I do expect you will see this type of technology finding its way into the machine tool area anyway. Just nice that my Okuma can accept it now.

    I also sent this into Okuma and I suspect it will be posted to the Blog by next week sometime.

    Charles

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    Pretty cool!
    Now next step a toy robotarm for 52$ to hold the camera?

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    Quote Originally Posted by Xjenderfloip View Post
    Pretty cool!
    Now next step a toy robotarm for 52$ to hold the camera?
    I was thinking there must be a way to build a coolant-proof housing that has some kind of shutter like a toolchanger carousel. Then you could bolt it down at a location and program a little sequence to move the tool into position for an insert check.

    The photos look great--just like the ones in the Sandvik book from their online course.

    Cheers,

    BW
    CNC Cookbook: Blog

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    Quote Originally Posted by BobWarfield View Post
    I was thinking there must be a way to build a coolant-proof housing that has some kind of shutter like a toolchanger carousel. Then you could bolt it down at a location and program a little sequence to move the tool into position for an insert check.

    The photos look great--just like the ones in the Sandvik book from their online course.

    Cheers,

    BW
    CNC Cookbook: Blog

    That is the idea Bob, why train people with these beautiful photos when they cant see the tool like that anyway. Not that the photos are wasted but lets face it if you have a way that works and it is cheap enough why not include that capability with the control.

    As for the other, yes it has been brought up once or twice with my friends as we talk about how to use this thing. The only problem is you need mirrors or multiple cameras to get the side of the insert you want to see. Everyone is different you know... But still a plausible idea. The guys at Okuma already have software that is made to keep track of parts and insert life, now they can insert a photo of the tool and use that to make a determination of when to change the insert. Before they just use torque or power changes.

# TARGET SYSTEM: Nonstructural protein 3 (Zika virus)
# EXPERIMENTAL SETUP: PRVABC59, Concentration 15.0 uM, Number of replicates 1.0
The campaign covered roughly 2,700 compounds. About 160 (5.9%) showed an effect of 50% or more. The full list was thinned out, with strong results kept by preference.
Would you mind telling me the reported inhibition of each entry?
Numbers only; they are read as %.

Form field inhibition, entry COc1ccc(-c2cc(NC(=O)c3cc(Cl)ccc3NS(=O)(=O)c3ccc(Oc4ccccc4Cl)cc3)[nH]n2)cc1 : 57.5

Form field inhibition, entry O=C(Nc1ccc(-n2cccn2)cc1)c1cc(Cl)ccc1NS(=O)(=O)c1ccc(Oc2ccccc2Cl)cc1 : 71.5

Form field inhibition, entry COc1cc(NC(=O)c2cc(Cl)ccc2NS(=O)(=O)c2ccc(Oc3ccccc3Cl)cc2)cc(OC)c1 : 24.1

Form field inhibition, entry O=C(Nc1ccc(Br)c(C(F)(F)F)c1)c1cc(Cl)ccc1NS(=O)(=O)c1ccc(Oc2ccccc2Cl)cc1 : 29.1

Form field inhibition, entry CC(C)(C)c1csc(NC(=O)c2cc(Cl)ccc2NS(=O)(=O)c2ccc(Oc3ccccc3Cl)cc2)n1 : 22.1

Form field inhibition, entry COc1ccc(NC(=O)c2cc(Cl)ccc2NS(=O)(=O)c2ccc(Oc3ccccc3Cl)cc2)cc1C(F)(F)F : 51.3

Charles

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    I have that exact same microscope though not loaded at a machine. We bought it for inspection of parts and tools. I honestly think it is a POS for optics and such and pic quality sucks but you get what you pay for. We are looking for something better.

    I will say that the real time display has come in handy several times and it is nice to grab a pic of what you are looking at to send somewhere. We had a real problem with some thread inserts and I will able to grab a nice, close up pic of our issue and send it to the OEM. There was just no disputing our problem once I showed them a pic of theirs and their competitors. Proof in the pictures!! Then they had to find something else to blame...

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    Pics on mine are just fine, at least as far as I need them to be but like you said you get what you pay for. I suppose you may get unlucky and get a crappy one. I have dropped mine several times, had to put it back together once and it still seems to work just fine. Dropping it in the coolant pan wont be a good idea though.

    There are some different models, as I bought mine a year ago just to play with it, I got the cheapest one I saw. If it ever breaks I might try one of the more expensive models just to see if there is any difference.

    Charles

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    IMO, just not enough resolution for microscopic type work. Just too grainy. Sure looks like it works slick on the machine though and that would damn cool to just reach in with your scope to inspect tools in a lathe. that can always be a bitch

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    Excellent idea Charles. @$59, that would pay for itself in no time. No more taking an insert out to look at it, see that it's still pretty OK, but then think.......we'll, I've already got it out, may as well just go ahead and turn it.

  20. #20
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    Quote Originally Posted by Tonytn36 View Post
    Excellent idea Charles. @$59, that would pay for itself in no time. No more taking an insert out to look at it, see that it's still pretty OK, but then think.......we'll, I've already got it out, may as well just go ahead and turn it.
    In that regard it would pay for itself pretty quick eh..